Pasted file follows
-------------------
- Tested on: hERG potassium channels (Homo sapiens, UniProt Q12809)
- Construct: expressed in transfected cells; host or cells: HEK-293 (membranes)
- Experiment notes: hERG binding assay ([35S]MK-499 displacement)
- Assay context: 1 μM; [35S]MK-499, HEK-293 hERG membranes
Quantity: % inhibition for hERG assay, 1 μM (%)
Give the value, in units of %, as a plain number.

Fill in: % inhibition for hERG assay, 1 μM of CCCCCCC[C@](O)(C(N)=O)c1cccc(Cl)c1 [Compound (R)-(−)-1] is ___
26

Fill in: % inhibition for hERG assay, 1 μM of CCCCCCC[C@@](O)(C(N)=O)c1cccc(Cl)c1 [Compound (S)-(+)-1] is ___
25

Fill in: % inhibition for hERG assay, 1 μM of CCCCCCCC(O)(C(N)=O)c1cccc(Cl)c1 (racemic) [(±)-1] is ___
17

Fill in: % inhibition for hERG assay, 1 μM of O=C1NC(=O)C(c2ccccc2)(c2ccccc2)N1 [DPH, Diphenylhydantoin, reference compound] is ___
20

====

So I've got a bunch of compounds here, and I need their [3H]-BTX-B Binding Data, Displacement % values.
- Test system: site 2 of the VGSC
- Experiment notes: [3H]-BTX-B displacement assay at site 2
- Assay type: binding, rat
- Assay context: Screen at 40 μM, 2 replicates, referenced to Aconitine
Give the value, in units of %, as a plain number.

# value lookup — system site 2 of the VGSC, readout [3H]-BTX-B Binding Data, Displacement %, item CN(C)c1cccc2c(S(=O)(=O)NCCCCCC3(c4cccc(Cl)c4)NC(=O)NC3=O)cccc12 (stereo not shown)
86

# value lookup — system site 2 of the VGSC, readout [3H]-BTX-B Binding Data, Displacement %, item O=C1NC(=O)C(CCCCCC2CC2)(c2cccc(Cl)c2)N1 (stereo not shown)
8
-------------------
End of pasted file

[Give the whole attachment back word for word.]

- Tested on: hERG potassium channels (Homo sapiens, UniProt Q12809)
- Construct: expressed in transfected cells; host or cells: HEK-293 (membranes)
- Experiment notes: hERG binding assay ([35S]MK-499 displacement)
- Assay context: 1 μM; [35S]MK-499, HEK-293 hERG membranes
Quantity: % inhibition for hERG assay, 1 μM (%)
Give the value, in units of %, as a plain number.

Fill in: % inhibition for hERG assay, 1 μM of CCCCCCC[C@](O)(C(N)=O)c1cccc(Cl)c1 [Compound (R)-(−)-1] is ___
26

Fill in: % inhibition for hERG assay, 1 μM of CCCCCCC[C@@](O)(C(N)=O)c1cccc(Cl)c1 [Compound (S)-(+)-1] is ___
25

Fill in: % inhibition for hERG assay, 1 μM of CCCCCCCC(O)(C(N)=O)c1cccc(Cl)c1 (racemic) [(±)-1] is ___
17

Fill in: % inhibition for hERG assay, 1 μM of O=C1NC(=O)C(c2ccccc2)(c2ccccc2)N1 [DPH, Diphenylhydantoin, reference compound] is ___
20

====

So I've got a bunch of compounds here, and I need their [3H]-BTX-B Binding Data, Displacement % values.
- Test system: site 2 of the VGSC
- Experiment notes: [3H]-BTX-B displacement assay at site 2
- Assay type: binding, rat
- Assay context: Screen at 40 μM, 2 replicates, referenced to Aconitine
Give the value, in units of %, as a plain number.

# value lookup — system site 2 of the VGSC, readout [3H]-BTX-B Binding Data, Displacement %, item CN(C)c1cccc2c(S(=O)(=O)NCCCCCC3(c4cccc(Cl)c4)NC(=O)NC3=O)cccc12 (stereo not shown)
86

# value lookup — system site 2 of the VGSC, readout [3H]-BTX-B Binding Data, Displacement %, item O=C1NC(=O)C(CCCCCC2CC2)(c2cccc(Cl)c2)N1 (stereo not shown)
8